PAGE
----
NOTE: As of 2022 the Center for Executive Coaching is now accredited with the ICF as a Level 2 Coach Training Organization. The ICF has changed their language and replaced ACTP with Level 2. We were among the first group of coach training programs to receive this accreditation, after a rigorous review by the ICF.

The paradox of coaching for results: Doing less to get more

As our students progress through the Center for Executive Coaching program, they discover a fascinating and important principle about coaching: Often, the less the coach does, the better the results for clients.

There are some traps embedded in this seemingly paradoxical principle, so let's expand on it a bit.

The idea of this principle is that we should listen, ask powerful questions, and let the client have their own insights. When we do this well, the client tends to come up with creative ideas that they will implement.

Unfortunately, the inexperienced coach often falls into one of two traps when working on this principle.

Trap #1: Being too laid back. Here, the coach doesn't do much of anything. He or she asks lots of questions that go nowhere, and ends up frustrating the client.

Solution to Trap #1: The above principle only works when the coach is very skilled. An expert coach can ask one or two questions in a session that gives the client an entirely new way of looking at an issue, and moves him or her forward in a powerful direction. That is the goal. At the same time, sometimes the coach has to intervene with an observation or piece of advice to help the client get unstuck.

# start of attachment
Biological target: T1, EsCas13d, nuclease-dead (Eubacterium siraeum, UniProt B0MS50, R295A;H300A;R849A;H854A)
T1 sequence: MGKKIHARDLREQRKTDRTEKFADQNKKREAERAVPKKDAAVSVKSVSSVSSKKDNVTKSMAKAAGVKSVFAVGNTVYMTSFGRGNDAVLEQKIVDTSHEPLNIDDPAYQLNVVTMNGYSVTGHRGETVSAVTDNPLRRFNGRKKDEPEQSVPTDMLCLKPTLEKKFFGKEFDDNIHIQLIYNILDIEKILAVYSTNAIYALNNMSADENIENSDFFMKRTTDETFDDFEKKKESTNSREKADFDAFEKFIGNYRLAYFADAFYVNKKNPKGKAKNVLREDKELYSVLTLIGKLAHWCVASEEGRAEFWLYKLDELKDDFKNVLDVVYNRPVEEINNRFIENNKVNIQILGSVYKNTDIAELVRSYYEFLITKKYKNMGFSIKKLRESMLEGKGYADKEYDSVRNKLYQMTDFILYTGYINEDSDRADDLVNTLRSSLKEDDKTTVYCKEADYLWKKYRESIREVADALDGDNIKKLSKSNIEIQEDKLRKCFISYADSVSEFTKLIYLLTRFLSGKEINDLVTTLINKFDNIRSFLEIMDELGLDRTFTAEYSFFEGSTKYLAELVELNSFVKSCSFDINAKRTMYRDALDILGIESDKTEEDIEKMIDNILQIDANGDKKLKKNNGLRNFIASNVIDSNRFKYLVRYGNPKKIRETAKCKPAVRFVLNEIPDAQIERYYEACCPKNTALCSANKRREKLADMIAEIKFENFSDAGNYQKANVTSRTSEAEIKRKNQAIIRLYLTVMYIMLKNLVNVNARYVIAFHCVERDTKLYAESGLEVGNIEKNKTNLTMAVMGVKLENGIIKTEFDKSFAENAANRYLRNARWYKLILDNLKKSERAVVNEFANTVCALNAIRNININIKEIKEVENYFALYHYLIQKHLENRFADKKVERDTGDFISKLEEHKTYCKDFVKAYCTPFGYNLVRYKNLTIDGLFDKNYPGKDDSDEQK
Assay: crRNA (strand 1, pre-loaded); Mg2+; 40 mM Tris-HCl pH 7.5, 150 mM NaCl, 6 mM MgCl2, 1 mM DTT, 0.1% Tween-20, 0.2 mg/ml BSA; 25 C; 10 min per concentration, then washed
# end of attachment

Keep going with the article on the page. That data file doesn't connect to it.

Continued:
Trap #2: Being too directive.  At the other extreme, the coach is too active. He or she makes suggestions, asks all sorts of questions, and does way too much work. By the end of the session, the coach feels like the smartest person in the room. The client leaves the session nodding in agreement with everything the coach said, but does not  implement anything. This is common when the coach comes from an executive or consulting background, and hasn't yet made the transition to coaching conversations and methods. We learn a lot about what the coach would do in the client's shoes, but not a lot about the client.

Solution to Trap #2: It is much more powerful to give up the need to be smart, and instead focus on getting results that the client will actually implement for improved performance. This is the true art of coaching.

At the Center for Executive Coaching, we work in depth to show you methodologies to coach clients through a variety of challenging situations — whether it is to understand and improve who they are as leaders, or to face their biggest organizational issues and opportunities. We also train you on the key conversations and processes to using coaching to get results for clients. We go into a lot of depth in these areas. starting with assessments and processes, and progressing through specific situations that you will likely encounter as you build your practice and work with clients in complex coaching situations.

However, our ultimate goal is that you achieve mastery — the ability to sit with a client and use the most elegant path possible to get phenomenal results for him or her while building a long-term, trusted advisor relationship. To do that, you have to keep this paradoxical principle in mind: Do less to get more.

I remember reading about a consultant who took over one of the top consulting firms in the world. The article quoted a colleague as saying the following about him: "When he goes into a client meeting, he will be silent for a whole hour, and then asks a single question that changes the way everyone thinks about the issue we are discussing." While this individual was a consultant and not a coach in title, I believe that he followed the same principle that we strive to achieve as coaches.

If you decide to get into coaching as a profession, please keep this principle in mind. It will make your professional life that much more fulfilling, and your clients that more grateful for the value of your work with them.




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